Global Mom by Melissa Dalton-Bradford -- as I started this book and read through the first half or so, I thought "oh, yet another nothing-much-ever-goes-wrong, charming Mormon family life." It was very neat reading about this family's years in Norway and France. So interesting especially when the author contrasted the two - and had to get her second son's name approved when he was born in Norway. About two thirds of the way through the book, however, I was stunned and flipped back to the acknowledgements and "about the author" sections to see if what looked like was going to happen, really did. And it did. Ahhh, tear out my heart. I think I was teary-eyed or downright crying through much of the last third of the book. I first heard of this book from Bridget's blog.
Once Upon a Town by Bob Greene -- a book about a small town (North Platte, Nebraska) that set up a canteen to meet the soldiers during World War II as they were traveling across the country by train. The author talks to some of the soldiers who passed through, to women who were children or adults back then, and talks a bit about life in North Platte today (well, when he visited there researching for the book.)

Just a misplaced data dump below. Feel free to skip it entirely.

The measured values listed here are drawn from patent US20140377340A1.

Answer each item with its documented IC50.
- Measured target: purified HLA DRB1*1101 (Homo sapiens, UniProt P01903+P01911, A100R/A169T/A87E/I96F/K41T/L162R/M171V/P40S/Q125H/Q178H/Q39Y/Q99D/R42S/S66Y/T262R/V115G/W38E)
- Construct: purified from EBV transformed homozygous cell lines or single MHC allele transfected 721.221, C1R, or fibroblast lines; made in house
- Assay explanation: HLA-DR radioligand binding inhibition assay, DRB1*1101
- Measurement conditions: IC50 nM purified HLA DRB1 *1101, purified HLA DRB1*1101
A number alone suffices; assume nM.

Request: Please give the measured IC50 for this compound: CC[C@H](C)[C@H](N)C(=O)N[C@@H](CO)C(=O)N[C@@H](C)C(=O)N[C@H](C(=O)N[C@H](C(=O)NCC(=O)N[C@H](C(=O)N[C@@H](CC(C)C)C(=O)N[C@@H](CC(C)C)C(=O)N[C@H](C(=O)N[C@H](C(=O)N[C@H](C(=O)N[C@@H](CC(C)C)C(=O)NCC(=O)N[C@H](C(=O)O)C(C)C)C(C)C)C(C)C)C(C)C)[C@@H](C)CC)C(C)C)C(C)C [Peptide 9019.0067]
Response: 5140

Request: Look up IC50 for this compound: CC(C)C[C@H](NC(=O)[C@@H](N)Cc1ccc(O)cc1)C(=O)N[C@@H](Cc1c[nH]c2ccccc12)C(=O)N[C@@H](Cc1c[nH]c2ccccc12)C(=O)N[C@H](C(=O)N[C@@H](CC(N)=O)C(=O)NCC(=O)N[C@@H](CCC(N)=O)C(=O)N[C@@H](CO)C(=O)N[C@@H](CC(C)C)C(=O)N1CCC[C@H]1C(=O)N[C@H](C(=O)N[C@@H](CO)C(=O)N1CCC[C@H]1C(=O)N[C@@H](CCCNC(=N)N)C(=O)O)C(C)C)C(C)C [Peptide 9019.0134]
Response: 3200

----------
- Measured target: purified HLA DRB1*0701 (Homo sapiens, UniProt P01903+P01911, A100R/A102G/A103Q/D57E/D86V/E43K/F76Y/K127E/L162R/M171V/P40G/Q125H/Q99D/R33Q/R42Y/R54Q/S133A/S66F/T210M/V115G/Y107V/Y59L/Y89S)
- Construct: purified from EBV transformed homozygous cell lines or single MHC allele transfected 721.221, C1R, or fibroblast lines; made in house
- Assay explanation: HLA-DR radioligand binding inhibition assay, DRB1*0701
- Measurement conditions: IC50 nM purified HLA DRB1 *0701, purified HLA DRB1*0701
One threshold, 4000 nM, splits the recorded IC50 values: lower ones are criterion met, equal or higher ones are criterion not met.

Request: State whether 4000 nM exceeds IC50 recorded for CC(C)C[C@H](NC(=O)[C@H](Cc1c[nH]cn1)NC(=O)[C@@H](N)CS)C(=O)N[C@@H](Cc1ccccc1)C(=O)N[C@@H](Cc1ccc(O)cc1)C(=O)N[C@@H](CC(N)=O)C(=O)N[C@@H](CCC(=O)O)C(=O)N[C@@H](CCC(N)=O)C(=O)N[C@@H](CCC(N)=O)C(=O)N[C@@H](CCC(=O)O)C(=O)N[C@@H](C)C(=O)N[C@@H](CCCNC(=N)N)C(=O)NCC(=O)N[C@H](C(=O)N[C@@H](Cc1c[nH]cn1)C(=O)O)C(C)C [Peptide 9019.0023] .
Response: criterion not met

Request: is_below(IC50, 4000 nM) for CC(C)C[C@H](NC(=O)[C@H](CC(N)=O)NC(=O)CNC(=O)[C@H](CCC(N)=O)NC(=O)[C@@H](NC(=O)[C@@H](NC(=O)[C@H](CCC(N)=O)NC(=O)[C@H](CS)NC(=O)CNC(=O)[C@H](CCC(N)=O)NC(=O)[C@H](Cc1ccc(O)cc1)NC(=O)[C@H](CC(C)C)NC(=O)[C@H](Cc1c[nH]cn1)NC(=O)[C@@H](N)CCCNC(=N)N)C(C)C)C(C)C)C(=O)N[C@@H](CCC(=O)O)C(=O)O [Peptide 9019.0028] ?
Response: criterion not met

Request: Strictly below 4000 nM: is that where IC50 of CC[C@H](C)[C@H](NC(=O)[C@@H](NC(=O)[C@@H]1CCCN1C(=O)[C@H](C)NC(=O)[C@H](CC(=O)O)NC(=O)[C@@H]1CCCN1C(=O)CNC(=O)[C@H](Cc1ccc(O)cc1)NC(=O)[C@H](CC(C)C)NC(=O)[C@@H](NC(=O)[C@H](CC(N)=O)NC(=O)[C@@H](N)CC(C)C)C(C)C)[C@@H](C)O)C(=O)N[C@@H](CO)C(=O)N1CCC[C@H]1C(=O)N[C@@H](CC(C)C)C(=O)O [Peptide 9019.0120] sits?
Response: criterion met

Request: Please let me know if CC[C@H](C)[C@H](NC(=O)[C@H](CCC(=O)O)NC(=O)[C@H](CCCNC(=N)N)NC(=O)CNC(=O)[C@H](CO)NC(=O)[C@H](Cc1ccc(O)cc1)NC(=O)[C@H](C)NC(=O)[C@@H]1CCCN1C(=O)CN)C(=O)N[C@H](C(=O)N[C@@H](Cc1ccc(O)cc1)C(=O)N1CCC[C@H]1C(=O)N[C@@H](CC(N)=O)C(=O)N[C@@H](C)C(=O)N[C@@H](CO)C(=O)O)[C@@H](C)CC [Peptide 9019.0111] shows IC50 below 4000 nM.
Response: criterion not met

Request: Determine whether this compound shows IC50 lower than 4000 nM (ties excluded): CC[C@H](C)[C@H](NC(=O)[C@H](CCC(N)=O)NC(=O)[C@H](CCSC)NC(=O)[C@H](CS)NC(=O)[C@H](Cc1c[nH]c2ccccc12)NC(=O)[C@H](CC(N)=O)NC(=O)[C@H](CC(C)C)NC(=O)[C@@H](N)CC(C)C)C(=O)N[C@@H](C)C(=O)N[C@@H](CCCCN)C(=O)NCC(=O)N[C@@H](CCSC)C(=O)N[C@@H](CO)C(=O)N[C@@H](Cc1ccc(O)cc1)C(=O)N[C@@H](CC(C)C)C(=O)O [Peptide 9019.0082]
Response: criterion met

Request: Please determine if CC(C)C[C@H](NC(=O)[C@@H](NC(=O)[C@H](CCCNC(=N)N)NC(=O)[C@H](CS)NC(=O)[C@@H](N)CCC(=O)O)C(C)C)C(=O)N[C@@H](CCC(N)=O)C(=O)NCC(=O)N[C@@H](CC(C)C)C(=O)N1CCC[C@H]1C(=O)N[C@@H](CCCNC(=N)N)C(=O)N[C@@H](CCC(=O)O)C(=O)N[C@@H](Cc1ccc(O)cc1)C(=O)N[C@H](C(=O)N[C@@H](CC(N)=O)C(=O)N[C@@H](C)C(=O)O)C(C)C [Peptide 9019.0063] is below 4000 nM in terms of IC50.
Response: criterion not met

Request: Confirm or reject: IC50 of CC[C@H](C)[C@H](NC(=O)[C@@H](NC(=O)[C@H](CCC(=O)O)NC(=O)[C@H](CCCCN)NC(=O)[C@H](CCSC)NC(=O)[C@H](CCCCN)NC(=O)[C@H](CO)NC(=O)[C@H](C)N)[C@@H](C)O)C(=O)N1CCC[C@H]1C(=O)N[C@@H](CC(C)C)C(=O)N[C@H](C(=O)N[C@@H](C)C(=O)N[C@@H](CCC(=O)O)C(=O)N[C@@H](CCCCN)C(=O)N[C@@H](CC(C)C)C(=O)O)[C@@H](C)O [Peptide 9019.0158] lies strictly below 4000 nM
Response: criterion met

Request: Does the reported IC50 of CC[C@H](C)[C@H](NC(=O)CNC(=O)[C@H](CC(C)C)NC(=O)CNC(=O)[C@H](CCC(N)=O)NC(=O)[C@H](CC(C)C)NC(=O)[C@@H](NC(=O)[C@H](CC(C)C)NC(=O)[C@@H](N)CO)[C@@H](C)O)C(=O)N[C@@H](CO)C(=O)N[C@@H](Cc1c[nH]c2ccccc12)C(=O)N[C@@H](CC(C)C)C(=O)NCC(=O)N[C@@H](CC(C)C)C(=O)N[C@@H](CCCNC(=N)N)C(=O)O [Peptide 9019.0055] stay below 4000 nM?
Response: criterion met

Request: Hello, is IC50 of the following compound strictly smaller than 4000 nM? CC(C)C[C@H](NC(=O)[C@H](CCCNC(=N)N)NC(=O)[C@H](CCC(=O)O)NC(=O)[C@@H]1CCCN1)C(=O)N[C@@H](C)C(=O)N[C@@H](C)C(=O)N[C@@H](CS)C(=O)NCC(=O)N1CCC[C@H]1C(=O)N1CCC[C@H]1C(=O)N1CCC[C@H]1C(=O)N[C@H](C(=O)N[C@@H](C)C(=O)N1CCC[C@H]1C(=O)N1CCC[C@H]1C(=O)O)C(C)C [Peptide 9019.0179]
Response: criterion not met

Sword of God by Chris Kuzneski -- this is totally not my usual type of book. I saw it at a book exchange (it was free) so I decided to bring it home. And for some reason it was the book I chose to read earlier this week when I needed a new one. I'm trying to read some of the books I have at home before going back to the library. It was about a couple guys who were finding clues in a terrorist plot involving one of their former comrades. Parts of it take place in South Korea while other parts take place in Mecca. I occasionally felt like I was watching an episode of Hawaii Five-0 except there was no Steve, Danno or Hawaii.